Examples of successful regimens would be Retrovir/Epivir/Kaletra, Retrovir/Epivir/Ziagen or Viread/Epivir/Viramune. Combinations such as Retrovir/Zerit would not be advisable, as both drugs act at the same site. Norvir is often combined with most of the other protease inhibitors because Norvir raises the blood levels of the other PIs, allowing lower doses (and less side effects) with both drugs.
HIV Genotyping and Phenotyping
HIV genotyping is a new test that attempts to determine to which drugs a particular strain of HIV is likely to be resistant. The test is done using DNA amplification techniques in order to identify genetic mutations that have been associated with resistance. Since several mutations are usually needed to produce clinically significant resistance and the actual interaction of the immune system and multi-drug regimens are difficult to predict, the results of the genotype assay are not always accurate in predicting a response (or lack of it) to therapy. Additionally, since hundreds of slightly different genotypes are in circulation at any given time, these assays often miss less common mutants (sampling errors). The most accurate test is to try a drug regimen and then check the response with a viral load assay. The genotype assay helps to guide the initial selection of drugs in salvage regimens and has been shown to improve success rates when used for this purpose. Phenotype assays actually grow HIV in a test tube in the presence of various antiretroviral agents, which gives a more direct measure of susceptibility to various drugs. This test is also subject to sampling errors.
Lipodystrophy/ Lipoatrophy Syndrome
One of the unfortunate long term side effects of antiretroviral therapy is the lipodystrophy/lipoatrophy syndrome. When this occurs, there is a redistribution of fat on the body. The first signs are usually loss of fat on the arms and legs (the veins become more prominent) and fat accumulation in the abdomen. Later one can get accumulation of fat on the back of the neck (a hump) and loss of fat in the cheeks. This does not seem to have any medical consequences but is unappealing cosmetically. Physicians first thought this was caused by the protease inhibitors, but currently Retrovir, Zerit and Videx seem to be the drugs most responsible for this syndrome. The exact mechanism is not known and there is no good treatment. Growth hormone injections have shown some benefits and regular excercise seems to help. Plastic surgery can also help with more severe cases by removing fat pads behind the neck or by collagen injections to fill out the cheeks. Surgical correction tends to be temporary, however. Stopping or changing medications usually keeps it from getting worse, but reversal of lipodystroophy changes is usually mild at best.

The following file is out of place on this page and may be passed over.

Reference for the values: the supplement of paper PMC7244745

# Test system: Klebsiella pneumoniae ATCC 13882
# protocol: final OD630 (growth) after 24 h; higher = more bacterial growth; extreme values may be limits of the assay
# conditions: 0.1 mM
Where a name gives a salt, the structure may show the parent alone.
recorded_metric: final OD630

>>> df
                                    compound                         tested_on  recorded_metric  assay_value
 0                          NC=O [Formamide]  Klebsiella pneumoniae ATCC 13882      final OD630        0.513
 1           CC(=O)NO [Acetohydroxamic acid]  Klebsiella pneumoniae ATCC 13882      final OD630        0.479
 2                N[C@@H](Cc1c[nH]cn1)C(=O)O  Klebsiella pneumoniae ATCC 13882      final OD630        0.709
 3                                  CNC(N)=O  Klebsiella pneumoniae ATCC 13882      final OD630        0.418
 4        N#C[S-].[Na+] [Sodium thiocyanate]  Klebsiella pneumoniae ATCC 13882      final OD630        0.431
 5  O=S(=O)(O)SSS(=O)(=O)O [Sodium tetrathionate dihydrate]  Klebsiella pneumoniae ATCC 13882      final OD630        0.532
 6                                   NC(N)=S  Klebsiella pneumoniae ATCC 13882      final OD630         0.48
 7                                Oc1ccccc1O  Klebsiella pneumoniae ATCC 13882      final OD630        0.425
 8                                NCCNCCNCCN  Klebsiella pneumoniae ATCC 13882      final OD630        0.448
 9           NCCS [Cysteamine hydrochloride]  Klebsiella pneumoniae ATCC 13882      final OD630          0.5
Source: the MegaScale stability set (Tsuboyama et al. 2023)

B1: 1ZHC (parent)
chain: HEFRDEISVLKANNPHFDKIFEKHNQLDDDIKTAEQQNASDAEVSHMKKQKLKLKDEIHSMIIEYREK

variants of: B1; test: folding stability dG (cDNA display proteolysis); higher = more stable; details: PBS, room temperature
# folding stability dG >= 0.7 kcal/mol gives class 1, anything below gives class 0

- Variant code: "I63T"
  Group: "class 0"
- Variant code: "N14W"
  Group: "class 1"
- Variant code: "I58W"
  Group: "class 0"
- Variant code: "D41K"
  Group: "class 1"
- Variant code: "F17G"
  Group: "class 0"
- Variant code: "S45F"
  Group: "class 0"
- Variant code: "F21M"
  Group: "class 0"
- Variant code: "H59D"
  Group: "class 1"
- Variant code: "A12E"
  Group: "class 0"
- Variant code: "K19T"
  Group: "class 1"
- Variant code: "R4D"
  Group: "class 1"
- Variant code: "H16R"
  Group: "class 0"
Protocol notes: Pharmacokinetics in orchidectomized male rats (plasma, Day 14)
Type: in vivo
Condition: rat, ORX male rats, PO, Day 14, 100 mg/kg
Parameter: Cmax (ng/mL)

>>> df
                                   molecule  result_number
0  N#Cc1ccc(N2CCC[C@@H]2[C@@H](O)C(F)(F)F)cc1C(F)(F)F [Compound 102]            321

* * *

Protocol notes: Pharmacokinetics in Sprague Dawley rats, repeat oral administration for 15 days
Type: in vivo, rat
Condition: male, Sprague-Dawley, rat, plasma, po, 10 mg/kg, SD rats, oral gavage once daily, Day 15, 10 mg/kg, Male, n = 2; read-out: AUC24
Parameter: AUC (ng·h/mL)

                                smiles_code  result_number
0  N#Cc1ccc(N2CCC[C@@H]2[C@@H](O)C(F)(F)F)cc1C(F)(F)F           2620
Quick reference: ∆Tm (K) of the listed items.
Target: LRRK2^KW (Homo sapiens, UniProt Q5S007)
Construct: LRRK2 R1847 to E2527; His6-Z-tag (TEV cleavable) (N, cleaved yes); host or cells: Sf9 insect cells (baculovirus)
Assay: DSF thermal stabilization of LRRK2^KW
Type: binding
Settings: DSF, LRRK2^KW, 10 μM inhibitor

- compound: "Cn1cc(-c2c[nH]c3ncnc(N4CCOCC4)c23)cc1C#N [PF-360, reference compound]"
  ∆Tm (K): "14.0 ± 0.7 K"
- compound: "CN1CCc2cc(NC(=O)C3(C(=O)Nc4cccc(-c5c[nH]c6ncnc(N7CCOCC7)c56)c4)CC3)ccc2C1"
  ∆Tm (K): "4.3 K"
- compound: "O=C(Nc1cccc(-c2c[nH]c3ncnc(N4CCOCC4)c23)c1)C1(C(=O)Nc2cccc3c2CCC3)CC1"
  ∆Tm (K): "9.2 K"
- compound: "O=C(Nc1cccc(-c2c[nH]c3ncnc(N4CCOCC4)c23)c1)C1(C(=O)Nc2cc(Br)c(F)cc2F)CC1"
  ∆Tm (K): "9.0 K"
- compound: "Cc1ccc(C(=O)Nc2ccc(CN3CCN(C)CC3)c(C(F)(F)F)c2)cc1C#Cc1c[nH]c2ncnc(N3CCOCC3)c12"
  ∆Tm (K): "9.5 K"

Prophylaxis against Opportunistic Infections
Prophylaxis means taking medication or treatment to prevent the development of certain diseases. When discussing HIV, primary prophylaxis is used to prevent an infection in the first place, whereas secondary prophylaxis is used to describe treatment aimed at preventing a recurrence of an infection one has already had. Secondary prophylaxis is often used to describe long term suppressive treatment of incurable infections, such as Toxoplasmosis, in addition to prevention of new infections, such as with Pneumocystis. The following table lists the more common drugs used for prophylaxis, with the first line agent shown first. The CD4 count used to determine when prophylaxis is started should be the lowest sustained level you have had. If your CD4 count has a sustained rise to a level above where prophylaxis is recommended, you may be able to stop certain prophylactic medications on the advice of your physician.
|Infection||When to Start Prophylaxis||Primary Prophylaxis||Secondary Prophylaxis|
|Oral Candidiasis||CD4< 200||Fluconazole (D)||Fluconazole (C)|
|Itraconazole (D)||Itraconazole (C)|
|Cryptococcosis||CD4< 50||Fluconazole (C)||Fluconazole (A)|
|Amphotericin B (A)|
|Cytomegalovirus Retinitis||CD4< 50||Oral Ganciclovir (C)|
|Herpes simplex||Any CD4 count||Acyclovir (D)||Acyclovir (A)|
|CD4< 50||Clarithromycin (A)||Clarithromycin/ Ethambutol|
|Azithromycin (A)||Azithromycin/ Ethambutol|
|Mycobacterium tuberculosis (TB)||PPD (TB skin test) over 5 mm.||Isoniazid for 9 months(A)||none|
| Rifampin/ Pyrazinamide
for 2 months (A)
|Pneumococcal Pneumonia||HIV positive and CD4 > 200||Pneumovax (B)|
|Dapsone (B)||Dapsone (B)|
|Aerosolized Pentamidine (B)||Aerosolized Pentamidine (B)|
|Toxoplasmosis||CD4< 100||TMP/SMX* (A)||Pyrimethamine/Sulfa (A)|
(B)-Moderate evidence for benefit, generally recommended
(C)-Inadequate evidence to recommend for or against use
USPHS/IDSA Prevention of Opportunistic Infections Working
MMWR Morb Mortal Wkly Rep. 1999;48(RR-10):1-66